It has been to date a summer filled with changes. Every day when I give Baby Ruby Forever her enzymes without having to get out applesauce to put them in I’m still surprised at her. I kept the applesauce available to use in case we needed it but after her first time of literally swallowing them without water, just swallowing them when I asked her to she hasn’t looked back. It is incredible to watch my kids do things easily that in my mind were going to be so so so difficult. My kids shatter my doubts. I am so excited to see them make progress towards independence with their care. Our situation is unique in that we have three levels of progression with Cystic Fibrosis.
|They shatter my doubts, these guys right here.|
The first level, most advanced level, sits with our oldest brave newly double digit turned daughter. She is a courageous leader for her younger CF siblings, (whether she realizes it or not at this point). Six months ago she had her first complete sinus cleanout surgery plus adenoid removal surgery and since then her healing has brought with it huge benefits to her personal gauge of health. She knows now and can feel when her breathing and upper airways are clear and how to try to fix it when she is not. I’m so proud of her in gaining this skill, it was a challenging one to acquire (upper airway clearance) but she’s getting leaps and bounds better at it than ever before. To see her feel the physical difference in a blocked airway and then cringe to know how hard it is going to be to clear that and then to do the work to do it is really sensational. For instance she was laughing so hard today due to a hilarious friend at church (sorry primary teachers she may have been out of hand today) that she gave herself and amazing upper airway workout which left her feeling blocked. She came home from church and spent an hour fixing it, doing all the tricks of her trade (that she has learned for the past 10 years) to finally get it taken care of and with relief declare “I feel so much better now Mom, I really do.” We work with her to know what each pill does that she takes, and what each vial does that she inhales, and why its important to do all the stacks of extras that she does each day to feel healthy. She sets up her own pill box every week and follows a chart to make sure shes got them all. She is very close to being independent with her care and treatments with us praying, learning, watching, reminding, and encouraging from the sidelines. As she gets older well talk about insurance, where to get the cheapest over the counter supplies, etc – but thankfully we aren’t quite to that level yet (because I’m still figuring it out as well).
Then we have our middle level of CF independence in our only g-tuber plus CF child, our own King of Brave, Orson. He is busy learning all about his g-tube. How to set up his feeds at night, how to hook and unhook himself from his machine, and how to keep his button site protected and safe. Along with having his one night every two weeks or so where he is very angry about having his protruding piece of plastic, he also has a sense of pride about his button. This comes of course from being the only one with one so he enjoys teaching his siblings about it (they love to help him hook and unhook and set it all up as well). He is also aware of what each swallowed and nebbed med does. All of this knowledge is being absorbed without him even being at the milestone of reading on his own yet which I always forget about him not being able to do that because he seems so mature and does so much for himself already in regards to care. He is very careful with his inhalers and I am grateful that he takes the instructions of the respiratory therapists so seriously and is so good at holding his breath and counting between puffs. He has always jumped at the opportunity of doing this on his own and progressing to the next level of self care. He is definitely a younger sibling who is racing to keep up with his older siblings and in this case, CF independence, it’s a really amazing blessing as his parent to see him trying so hard to be responsible in this very crucial part of his life.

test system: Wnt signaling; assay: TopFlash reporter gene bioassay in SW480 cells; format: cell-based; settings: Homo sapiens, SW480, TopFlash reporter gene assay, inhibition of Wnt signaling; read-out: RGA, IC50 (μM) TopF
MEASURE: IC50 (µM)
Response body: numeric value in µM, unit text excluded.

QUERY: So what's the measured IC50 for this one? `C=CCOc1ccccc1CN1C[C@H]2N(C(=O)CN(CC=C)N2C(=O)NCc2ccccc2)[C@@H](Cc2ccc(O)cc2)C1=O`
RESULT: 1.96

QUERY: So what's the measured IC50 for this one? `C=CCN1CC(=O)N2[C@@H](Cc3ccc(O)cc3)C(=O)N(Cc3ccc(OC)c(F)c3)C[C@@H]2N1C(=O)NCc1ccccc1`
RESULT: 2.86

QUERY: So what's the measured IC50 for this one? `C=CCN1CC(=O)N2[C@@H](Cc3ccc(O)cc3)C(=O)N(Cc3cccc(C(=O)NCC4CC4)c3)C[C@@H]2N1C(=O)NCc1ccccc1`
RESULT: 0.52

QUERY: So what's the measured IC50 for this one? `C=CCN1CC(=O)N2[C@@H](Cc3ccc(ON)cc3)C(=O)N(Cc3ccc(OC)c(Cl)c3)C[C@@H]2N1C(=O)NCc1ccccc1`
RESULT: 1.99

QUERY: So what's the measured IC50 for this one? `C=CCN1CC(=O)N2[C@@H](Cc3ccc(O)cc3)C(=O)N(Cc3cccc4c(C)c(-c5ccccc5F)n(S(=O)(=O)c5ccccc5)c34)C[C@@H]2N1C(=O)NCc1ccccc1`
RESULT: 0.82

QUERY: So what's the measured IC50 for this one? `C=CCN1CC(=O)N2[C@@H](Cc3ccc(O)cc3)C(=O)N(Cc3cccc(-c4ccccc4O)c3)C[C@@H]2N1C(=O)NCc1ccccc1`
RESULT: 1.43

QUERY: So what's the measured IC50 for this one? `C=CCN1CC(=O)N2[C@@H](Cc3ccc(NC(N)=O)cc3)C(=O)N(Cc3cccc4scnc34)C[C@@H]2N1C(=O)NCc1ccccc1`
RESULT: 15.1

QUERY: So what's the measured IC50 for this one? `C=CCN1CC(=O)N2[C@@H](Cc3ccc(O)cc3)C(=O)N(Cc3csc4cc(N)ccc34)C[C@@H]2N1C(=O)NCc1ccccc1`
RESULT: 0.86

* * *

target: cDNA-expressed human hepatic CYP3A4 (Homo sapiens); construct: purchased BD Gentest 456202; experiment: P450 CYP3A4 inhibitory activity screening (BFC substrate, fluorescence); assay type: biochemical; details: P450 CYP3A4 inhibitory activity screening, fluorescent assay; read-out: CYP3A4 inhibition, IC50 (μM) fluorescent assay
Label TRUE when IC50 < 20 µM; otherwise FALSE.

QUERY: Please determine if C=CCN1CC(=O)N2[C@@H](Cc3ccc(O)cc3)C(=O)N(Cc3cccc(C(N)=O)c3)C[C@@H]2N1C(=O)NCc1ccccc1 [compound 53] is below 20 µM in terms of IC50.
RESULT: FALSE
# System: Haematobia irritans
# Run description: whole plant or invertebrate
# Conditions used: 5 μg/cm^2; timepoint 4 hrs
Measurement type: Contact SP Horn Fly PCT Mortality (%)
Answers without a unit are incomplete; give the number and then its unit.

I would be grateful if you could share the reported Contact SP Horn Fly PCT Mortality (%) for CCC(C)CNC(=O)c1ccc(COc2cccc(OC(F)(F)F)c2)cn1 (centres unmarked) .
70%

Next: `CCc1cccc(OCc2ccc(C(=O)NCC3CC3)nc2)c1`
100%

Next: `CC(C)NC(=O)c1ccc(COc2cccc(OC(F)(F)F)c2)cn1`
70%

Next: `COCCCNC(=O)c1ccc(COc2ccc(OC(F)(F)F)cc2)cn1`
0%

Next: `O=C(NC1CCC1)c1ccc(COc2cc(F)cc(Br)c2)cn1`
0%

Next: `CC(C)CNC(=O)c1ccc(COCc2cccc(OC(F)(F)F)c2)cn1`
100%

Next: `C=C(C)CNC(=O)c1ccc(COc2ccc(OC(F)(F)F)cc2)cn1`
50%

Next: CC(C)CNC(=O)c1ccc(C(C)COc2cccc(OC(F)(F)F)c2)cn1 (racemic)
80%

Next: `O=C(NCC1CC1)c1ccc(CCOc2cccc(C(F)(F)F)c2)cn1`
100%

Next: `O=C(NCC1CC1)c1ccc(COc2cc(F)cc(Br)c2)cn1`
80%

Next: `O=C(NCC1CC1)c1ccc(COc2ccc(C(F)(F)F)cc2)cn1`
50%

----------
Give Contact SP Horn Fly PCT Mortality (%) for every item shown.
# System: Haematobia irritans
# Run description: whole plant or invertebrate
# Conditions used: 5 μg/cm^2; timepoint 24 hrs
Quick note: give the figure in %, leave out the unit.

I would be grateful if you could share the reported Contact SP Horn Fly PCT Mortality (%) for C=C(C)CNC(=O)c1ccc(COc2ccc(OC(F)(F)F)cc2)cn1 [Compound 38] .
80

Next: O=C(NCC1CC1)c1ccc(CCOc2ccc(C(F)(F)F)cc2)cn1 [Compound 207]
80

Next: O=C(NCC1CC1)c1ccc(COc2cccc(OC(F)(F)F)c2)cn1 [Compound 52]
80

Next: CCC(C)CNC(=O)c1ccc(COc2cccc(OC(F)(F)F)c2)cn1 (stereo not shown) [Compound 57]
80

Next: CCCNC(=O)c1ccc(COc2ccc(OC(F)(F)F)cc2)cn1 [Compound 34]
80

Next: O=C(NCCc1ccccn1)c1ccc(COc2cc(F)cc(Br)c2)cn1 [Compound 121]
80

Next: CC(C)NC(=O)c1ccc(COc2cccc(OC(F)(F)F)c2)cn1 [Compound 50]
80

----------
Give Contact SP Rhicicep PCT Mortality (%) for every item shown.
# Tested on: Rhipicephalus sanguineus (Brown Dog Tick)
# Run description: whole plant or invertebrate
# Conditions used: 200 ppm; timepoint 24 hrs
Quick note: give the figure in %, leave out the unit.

Whats been so wild about our now last level of CF independence in this our 2017 summer of change is watching our Baby Ruby Forever come out of the infantile CF stage where we are doing everything for her to watching her take those first steps to independence. She knows where her medicines are and can walk to carry them. She can hold her own neb cup. She enjoys counting to six in Spanish as we count breaths using her chamber. As I said before she is swallowing pills now. She has begun the always memorable journey of using the toilet and that is always a party for a CF human due to that darn pancreatic insufficiency and other CF nuances. My favorite part about the stage she has finally come into with CF care is that we have had more mornings that not this summer where all three kids are treatmenting at the same time! This is a motherhood miracle for me because its such a relief to have Pulmozyme and other important meds done first thing in the morning and not have to find time to work it in during the always changing day time schedule.
This is a blog post I wish I could go back in time and have myself read two years ago as I was holding my third little CF baby in my arms thinking, “how in the world will this ever work?” Two life changing years overflowing with blessings have happened to get us to these three separate levels of CF care.
My faith in my children's ability to handle the disease they were born with increases every day and it gives me a constant reassurance of God’s planning and presence in each of our lives. They are doing it baby! Wahoo!